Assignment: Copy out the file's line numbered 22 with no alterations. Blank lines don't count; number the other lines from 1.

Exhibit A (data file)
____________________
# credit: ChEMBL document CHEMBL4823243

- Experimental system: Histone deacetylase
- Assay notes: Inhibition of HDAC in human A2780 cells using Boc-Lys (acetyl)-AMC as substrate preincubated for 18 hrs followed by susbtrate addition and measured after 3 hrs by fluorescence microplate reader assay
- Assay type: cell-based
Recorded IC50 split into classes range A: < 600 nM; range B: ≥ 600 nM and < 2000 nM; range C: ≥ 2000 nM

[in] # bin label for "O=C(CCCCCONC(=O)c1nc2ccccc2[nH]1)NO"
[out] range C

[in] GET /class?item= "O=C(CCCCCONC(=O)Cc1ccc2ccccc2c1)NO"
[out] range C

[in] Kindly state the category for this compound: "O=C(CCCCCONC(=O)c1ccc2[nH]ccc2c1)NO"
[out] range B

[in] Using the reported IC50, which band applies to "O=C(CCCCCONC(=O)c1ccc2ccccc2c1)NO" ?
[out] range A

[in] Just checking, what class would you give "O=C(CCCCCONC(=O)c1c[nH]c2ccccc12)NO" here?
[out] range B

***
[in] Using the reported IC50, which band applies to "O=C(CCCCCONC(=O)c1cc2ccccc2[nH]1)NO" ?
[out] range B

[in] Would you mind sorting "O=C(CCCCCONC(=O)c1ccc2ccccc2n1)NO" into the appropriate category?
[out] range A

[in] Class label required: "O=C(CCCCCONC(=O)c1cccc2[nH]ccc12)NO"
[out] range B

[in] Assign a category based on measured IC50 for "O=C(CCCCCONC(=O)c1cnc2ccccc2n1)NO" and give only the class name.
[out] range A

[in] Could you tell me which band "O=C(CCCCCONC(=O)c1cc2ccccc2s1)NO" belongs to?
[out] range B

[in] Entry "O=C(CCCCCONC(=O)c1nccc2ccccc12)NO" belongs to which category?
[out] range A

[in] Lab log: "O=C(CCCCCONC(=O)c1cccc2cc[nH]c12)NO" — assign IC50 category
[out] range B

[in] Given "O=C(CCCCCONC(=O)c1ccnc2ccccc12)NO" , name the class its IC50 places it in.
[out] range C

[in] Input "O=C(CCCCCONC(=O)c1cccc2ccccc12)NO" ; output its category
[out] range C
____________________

[out] range B